Jan. 17—Jan. 18, 2015
This week, the focus in on legislation. The issue of discrimination, specifically transgender discrimination, has been on everyone’s radar for the past two weeks, and there are several court decisions in the queue that will likely affect many employers. Additionally, regulations and legislation are already being touted as a trend in 2015. January is the perfect time to review your policies and make sure you’re compliant so that 2015 is not the year of the lawsuit for your company.
JDSupra: Can Sax Fifth Avenue Legally Discriminate?
In the past two weeks, the issue of transgender discrimination has been coming up for several major corporation across the country, and Sax Fifth Avenue is the latest target for allegations of discrimination. HRExaminer commented on it last week as well, pointing out that Price Waterhouse was also recently in the news for allegations of discrimination—but the person in question did not claim to be transgendered, she simply acted against cultural norms. This issue may be a pivotal issue of 2014, as ban the box and individual assessments were in 2014.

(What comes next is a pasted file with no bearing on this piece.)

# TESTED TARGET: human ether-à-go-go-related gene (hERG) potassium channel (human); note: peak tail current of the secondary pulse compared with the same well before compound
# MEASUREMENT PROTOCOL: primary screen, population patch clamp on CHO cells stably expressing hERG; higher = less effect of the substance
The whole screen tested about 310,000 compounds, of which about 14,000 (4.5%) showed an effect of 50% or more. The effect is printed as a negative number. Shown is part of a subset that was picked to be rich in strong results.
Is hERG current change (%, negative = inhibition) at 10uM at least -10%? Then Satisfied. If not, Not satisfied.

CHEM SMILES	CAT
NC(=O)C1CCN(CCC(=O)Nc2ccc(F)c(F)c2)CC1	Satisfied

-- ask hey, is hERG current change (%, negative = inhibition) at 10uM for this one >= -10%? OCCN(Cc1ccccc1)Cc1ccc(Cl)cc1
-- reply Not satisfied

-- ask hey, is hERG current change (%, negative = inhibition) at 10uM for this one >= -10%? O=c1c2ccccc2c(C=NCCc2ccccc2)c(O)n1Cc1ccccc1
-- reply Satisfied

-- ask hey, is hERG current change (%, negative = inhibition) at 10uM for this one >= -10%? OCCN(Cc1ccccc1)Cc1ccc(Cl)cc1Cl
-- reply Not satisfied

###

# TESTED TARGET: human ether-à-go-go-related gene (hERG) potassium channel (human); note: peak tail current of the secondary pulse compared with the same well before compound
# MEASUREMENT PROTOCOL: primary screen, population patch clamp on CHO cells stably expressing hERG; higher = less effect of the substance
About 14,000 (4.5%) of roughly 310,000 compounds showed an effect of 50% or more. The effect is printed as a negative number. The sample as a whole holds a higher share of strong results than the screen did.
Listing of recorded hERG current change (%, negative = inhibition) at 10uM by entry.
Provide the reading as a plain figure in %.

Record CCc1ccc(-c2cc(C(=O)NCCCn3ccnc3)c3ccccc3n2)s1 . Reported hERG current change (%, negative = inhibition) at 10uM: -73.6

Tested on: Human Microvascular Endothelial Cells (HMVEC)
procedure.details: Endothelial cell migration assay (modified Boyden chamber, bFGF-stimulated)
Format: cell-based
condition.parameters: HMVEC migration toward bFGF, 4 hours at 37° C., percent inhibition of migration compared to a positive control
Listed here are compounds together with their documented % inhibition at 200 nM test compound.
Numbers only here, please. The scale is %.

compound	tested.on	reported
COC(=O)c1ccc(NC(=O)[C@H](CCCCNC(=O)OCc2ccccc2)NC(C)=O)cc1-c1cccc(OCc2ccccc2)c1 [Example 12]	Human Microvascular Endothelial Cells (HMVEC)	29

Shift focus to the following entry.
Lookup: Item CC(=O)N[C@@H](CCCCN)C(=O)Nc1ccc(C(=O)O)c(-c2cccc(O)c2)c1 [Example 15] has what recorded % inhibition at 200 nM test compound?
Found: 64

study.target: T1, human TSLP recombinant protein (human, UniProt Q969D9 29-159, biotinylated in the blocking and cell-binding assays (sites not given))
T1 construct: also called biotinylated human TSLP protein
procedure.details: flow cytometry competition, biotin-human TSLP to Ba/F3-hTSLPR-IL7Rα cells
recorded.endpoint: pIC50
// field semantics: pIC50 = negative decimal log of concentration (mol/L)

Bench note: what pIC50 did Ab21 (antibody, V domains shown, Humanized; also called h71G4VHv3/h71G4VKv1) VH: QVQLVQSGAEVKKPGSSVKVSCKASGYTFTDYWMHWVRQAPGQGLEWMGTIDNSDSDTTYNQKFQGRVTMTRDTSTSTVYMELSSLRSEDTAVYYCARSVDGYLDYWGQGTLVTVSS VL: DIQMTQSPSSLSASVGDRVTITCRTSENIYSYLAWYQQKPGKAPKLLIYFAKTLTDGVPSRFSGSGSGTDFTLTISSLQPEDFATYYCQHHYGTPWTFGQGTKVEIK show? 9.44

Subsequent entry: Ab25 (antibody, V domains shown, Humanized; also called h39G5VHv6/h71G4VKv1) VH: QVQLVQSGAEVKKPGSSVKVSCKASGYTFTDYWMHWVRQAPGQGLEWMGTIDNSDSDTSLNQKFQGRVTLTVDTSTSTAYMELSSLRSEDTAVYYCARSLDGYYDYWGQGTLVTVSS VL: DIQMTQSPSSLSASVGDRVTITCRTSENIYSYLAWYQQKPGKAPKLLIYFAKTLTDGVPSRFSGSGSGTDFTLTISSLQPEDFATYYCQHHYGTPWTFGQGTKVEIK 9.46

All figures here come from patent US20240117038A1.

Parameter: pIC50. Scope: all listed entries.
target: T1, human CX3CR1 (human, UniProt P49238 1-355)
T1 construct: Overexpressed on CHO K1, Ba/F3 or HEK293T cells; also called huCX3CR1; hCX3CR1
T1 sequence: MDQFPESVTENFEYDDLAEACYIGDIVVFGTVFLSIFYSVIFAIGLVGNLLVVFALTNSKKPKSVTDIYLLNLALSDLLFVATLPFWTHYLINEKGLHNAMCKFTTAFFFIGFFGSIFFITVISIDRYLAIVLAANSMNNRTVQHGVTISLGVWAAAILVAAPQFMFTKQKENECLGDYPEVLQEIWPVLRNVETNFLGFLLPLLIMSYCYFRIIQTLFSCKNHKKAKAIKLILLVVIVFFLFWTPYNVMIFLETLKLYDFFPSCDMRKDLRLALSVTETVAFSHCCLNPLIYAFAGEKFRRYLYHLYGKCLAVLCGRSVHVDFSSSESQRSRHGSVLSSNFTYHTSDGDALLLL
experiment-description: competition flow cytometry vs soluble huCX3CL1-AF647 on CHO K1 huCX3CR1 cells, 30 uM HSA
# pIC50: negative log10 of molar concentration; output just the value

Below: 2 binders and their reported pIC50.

TLNT: More workplace trends for 2015
Leading the list of workplace trends is “regulations will shake up the workforce”. 2014 was a banner year for EEOC and FCRA regulations; the two even worked together to create a restatement of the standards for background checks. In order to maintain compliance in 2015, small business owners and HR professionals must stay continually informed.
Fast Company: If you run credit checks on your job candidates, now would be a good time to panic
KRESS has advocated for employers to use caution when running credit checks, and now multi-million dollar companies are coming under the gun for such practices. If you do run credit checks, it has to be done in a certain way to create a viable and legal process. The author recommends having an employment lawyer on speed dial—we recommend working with a screening company that has an employment lawyer on speed dial. As we go into 2015, make sure that all of your screening practices are legal to avoid time in court, or costly settlements.